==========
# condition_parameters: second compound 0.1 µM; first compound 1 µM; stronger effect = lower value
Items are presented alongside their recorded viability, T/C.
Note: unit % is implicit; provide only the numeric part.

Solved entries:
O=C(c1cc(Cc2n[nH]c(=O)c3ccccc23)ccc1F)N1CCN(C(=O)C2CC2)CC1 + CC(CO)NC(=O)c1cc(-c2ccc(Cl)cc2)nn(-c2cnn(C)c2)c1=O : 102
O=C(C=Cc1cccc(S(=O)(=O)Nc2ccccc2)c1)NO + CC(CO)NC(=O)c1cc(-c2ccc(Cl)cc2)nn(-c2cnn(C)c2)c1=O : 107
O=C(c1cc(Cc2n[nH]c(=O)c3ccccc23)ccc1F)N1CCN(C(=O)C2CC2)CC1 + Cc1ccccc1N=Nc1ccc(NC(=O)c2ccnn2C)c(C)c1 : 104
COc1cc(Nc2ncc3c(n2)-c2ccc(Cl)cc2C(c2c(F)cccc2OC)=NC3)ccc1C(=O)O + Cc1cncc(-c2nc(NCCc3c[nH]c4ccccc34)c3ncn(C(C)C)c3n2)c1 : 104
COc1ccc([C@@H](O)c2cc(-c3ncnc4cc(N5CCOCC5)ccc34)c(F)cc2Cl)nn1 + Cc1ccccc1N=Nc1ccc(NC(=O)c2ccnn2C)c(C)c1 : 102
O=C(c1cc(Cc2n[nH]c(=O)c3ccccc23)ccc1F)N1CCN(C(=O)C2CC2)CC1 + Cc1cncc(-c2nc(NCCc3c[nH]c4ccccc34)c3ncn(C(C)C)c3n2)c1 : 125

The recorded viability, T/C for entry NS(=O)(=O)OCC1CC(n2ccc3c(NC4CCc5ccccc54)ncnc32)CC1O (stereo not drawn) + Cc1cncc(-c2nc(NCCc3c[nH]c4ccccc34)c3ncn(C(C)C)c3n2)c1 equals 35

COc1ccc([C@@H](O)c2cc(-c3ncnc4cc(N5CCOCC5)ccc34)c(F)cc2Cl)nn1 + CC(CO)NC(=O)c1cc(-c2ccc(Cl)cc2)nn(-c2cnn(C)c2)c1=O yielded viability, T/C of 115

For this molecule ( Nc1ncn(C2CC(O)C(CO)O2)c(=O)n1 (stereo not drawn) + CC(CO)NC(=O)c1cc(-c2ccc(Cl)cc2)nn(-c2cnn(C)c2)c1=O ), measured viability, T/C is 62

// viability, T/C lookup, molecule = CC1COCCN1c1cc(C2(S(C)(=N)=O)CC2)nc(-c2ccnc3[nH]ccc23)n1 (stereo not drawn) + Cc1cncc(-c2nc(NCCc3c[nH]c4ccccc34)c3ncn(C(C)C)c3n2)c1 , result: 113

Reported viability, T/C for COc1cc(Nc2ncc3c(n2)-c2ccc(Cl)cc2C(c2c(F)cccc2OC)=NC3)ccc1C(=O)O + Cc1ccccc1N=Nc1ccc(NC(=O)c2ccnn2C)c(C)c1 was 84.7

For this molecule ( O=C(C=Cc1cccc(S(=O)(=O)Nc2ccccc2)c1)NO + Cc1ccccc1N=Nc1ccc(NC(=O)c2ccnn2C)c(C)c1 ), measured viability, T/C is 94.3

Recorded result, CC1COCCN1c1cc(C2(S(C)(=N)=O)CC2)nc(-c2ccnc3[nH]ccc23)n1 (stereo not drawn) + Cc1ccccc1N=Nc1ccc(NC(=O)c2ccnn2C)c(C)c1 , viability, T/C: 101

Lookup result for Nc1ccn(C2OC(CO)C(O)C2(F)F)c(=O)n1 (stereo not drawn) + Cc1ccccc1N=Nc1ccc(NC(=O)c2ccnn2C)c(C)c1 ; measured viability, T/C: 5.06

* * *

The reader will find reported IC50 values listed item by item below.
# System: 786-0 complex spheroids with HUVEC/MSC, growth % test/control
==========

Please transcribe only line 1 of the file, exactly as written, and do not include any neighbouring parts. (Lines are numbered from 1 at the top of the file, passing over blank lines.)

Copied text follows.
# condition_parameters: second compound 0.1 µM; first compound 1 µM; stronger effect = lower value